716 F.2d 1511 (11th Cir. 1983), 81-7418, Moore v. Balkcom

Docket Nº:81-7418.
Citation:716 F.2d 1511
Party Name:William Neal MOORE, Respondent, Cross-Petitioner, v. Charles BALKCOM, Warden, Arthur K. Bolton, Attorney General, Petitioners, Cross-Respondents.
Case Date:September 30, 1983
Court:United States Courts of Appeals, Court of Appeals for the Eleventh Circuit

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716 F.2d 1511 (11th Cir. 1983)

William Neal MOORE, Respondent, Cross-Petitioner,

v.

Charles BALKCOM, Warden, Arthur K. Bolton, Attorney General,

Petitioners, Cross-Respondents.

No. 81-7418.

United States Court of Appeals, Eleventh Circuit

September 30, 1983

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[Copyrighted Material Omitted]

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[Copyrighted Material Omitted]

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Charles E. Brown, George M. Weaver, Atlanta, Ga., for petitioners, cross-respondents.

Professor Daniel J. Givelber, Northeastern University School of Law, Professor Donald Berman, Boston, Mass., for respondent, cross-petitioner.

Appeals from the United States District Court for the Southern District of Georgia.

ON PETITION FOR REHEARING AND SUGGESTION FOR REHEARING EN BANC

(Opinion June 23, 1983, 11 Cir., 1983, 709 F.2d 1353)

Before HILL and HENDERSON, Circuit Judges, and GARZA [*], Senior Circuit Judge.

JAMES C. HILL, Circuit Judge:

The petition for rehearing is granted. The prior panel opinion, issued June 23, 1983, is withdrawn and the following opinion is substituted in its place.

Petitioner, William Neal Moore, was convicted of malice murder and armed robbery in the Superior Court of Jefferson County, Georgia and sentenced to death. Both parties to this habeas corpus action raise numerous issues in this appeal and cross-appeal. We conclude that the district court correctly denied petitioner relief on his claims that he was unconstitutionally convicted on the basis of an unknowing plea to malice murder, that he was denied effective assistance of counsel, and that the failure to transcribe closing arguments deprived him of a constitutionally adequate review of his death sentence. In our prior opinion, we concluded that the trial court had committed constitutional error in imposing the death sentence on the basis of nonstatutory aggravating circumstances. In Zant v. Stephens, --- U.S. ----, 103 S.Ct. 2733, 77 L.Ed.2d 235 (1983), the Supreme Court addressed the issue of whether a death penalty imposed under the Georgia death penalty scheme based on three statutory aggravating circumstances, one of which was subsequently held to be invalid by the Georgia Supreme Court, can be constitutionally upheld. The Court held that the narrowing function of statutory aggravating factors is achieved when the sentence is supported by at least one statutory aggravating circumstance. This decision controls, and is contrary to, our previous conclusion that the sentence must be vacated. Accordingly, we reverse the judgment of the district court on this issue.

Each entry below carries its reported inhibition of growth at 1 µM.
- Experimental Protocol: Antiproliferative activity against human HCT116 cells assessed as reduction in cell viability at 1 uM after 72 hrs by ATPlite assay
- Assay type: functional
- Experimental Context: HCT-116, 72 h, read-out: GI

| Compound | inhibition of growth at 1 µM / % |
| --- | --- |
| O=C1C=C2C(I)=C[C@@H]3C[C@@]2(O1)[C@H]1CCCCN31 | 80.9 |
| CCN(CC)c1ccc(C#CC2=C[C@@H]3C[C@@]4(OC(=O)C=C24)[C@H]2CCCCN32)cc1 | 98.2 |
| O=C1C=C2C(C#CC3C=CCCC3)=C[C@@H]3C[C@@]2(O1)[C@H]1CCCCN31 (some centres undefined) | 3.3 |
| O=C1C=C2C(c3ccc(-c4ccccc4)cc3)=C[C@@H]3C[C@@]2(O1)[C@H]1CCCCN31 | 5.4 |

I. Procedural History

A state grand jury indicted petitioner for the April 2, 1974 malice murder and armed robbery of Fredger Stapleton. At a hearing conducted by Judge Walter C. McMillan, Jr. on June 4, 1974, petitioner waived his right to a jury trial with respect to both guilt and sentence and entered a plea of guilty to all charges. At the sentencing hearing, Judge McMillan sentenced the petitioner to death.

The Georgia Supreme Court conducted its mandatory review of the death sentence in accordance with the Georgia statutory procedure. Ga.Code Ann. Sec. 17-10-35 (1982) (formerly Ga.Code Ann. Sec. 27-2537). The court affirmed petitioner's conviction and sentence in a per curiam opinion, with one judge dissenting, and denied Moore's petition for rehearing. Moore v. State, 233 Ga. 861, 213 S.E.2d 829 (1975). The United States Supreme Court denied Moore's petition for certiorari. Moore v. Georgia, 428 U.S. 910, 96 S.Ct. 3222, 49 L.Ed.2d 1218 (1976).

Moore then filed a declaratory judgment action in state court seeking a new sentencing

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proceeding. The court denied relief and the Georgia Supreme Court affirmed. Moore v. State, 239 Ga. 67, 235 S.E.2d 519 (1977). The United States Supreme Court denied certiorari. Moore v. Georgia, 434 U.S. 878, 98 S.Ct. 232, 54 L.Ed.2d 159 (1977). Moore then brought a habeas corpus action in state court. The court denied all relief and the Georgia Supreme Court denied Moore's application for a certificate of probable cause to appeal.

Petitioner filed the present habeas corpus action on November 23, 1978 in the federal district court for the Southern District of Georgia. On April 29, 1981, the district court granted the writ with regard to petitioner's death sentence but denied relief on his other claims. This appeal and cross-appeal followed.

II. Facts

At the time of Fredger Stapleton's death, Moore was an enlisted man in the United States Army. In connection with his military service, Moore met George Curtis, a nephew of Fredger Stapleton. Curtis told Moore that Mr. Stapleton kept a large sum of money at his home. At first, Moore and Curtis planned to rob the victim together and to set fire to the house with Stapleton inside. After entering Stapleton's house, Curtis and Moore found a locked door. Curtis became frightened and the two returned to Curtis' house. Subsequently Moore returned to Stapleton's house alone. However, he armed himself with a .38 caliber pistol in case he met opposition in his robbery attempt. Moore claims that he did not intend to kill Stapleton.